GHUANGZHOU, China: Mohammed has spent several weeks sleeping in his cramped trading booth in one of Guangzhou’s export centers after being kicked out of his apartment and forced into quarantine in April, but the Tanzanian trader says he is content to be in China.
As Africans in the Chinese metropolis were targeted that month in a coronavirus clampdown that sparked a diplomatic backlash, Guangzhou’s Xiaobei neighborhood — known as “Little Africa” — went into lockdown.
Like many in the community, including those who were evicted from their dwellings, Mohammed said he is trying to return to normal life now that the lockdown has eased.
“It happened, it was bad, but I just want to move on,” said Mohammed, who trades garments and shoes and like most people Reuters interviewed did not want to provide his full name given the sensitivity of the situation.
Guangzhou is the hub for Africans engaged in trade in China, often small-scale business owners dealing in garments and other consumer goods, and is also a center for students from the continent.
While Black Africans living in China say they have long experienced discrimination, several said the targeting of their community during the pandemic was deeply unsettling.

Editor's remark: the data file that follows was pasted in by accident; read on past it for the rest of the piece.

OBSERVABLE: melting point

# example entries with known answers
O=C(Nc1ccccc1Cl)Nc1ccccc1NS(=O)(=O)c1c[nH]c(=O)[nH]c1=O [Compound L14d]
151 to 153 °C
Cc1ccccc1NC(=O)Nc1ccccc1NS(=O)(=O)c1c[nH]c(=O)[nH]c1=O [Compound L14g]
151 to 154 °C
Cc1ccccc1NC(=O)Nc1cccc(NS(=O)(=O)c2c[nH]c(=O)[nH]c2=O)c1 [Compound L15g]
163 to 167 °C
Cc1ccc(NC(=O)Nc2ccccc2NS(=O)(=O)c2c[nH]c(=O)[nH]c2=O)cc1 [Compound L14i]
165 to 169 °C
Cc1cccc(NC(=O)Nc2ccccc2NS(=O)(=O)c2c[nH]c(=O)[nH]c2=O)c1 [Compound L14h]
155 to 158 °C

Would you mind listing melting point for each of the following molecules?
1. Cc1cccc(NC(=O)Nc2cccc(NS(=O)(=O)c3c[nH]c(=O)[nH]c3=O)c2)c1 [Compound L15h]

When five Nigerians tested positive for coronavirus in April, after China had shut its borders to foreigners, local government units in Guangzhou singled out Africans for mandatory tests and quarantines, the US consulate in the city said.
Several African countries complained, and the US consulate advised African-Americans to avoid the city. The outcry prompted a meeting between China’s foreign ministry, which denied discrimination, and more than 20 African ambassadors and representatives.
With 4,553 registered Africans in Guangzhou in April, the population is one-third its level a year ago, official figures show. About 351,000 Africans entered the city from abroad last year, often traders on short-term visits, but that traffic has almost come to a halt with coronavirus-induced travel bans.
Mercy, a Nigerian working for a small logistics company, said business is one-quarter its normal level. “There’s fewer people in town, and there are fewer flights to Africa, so freight prices are too high,” she said from her office in a half-lit building where several hair-braiding shops and salons that served the African community were shuttered.
Several traders, however, said they were staying put in China because the current situation means fewer competitors and an advantage when freight fully resumes.
“The sad thing I realized is that they see me and will always think of the virus,” said Haman, a student from Niger who said he plans to return home after seven years in China once his course finishes next month.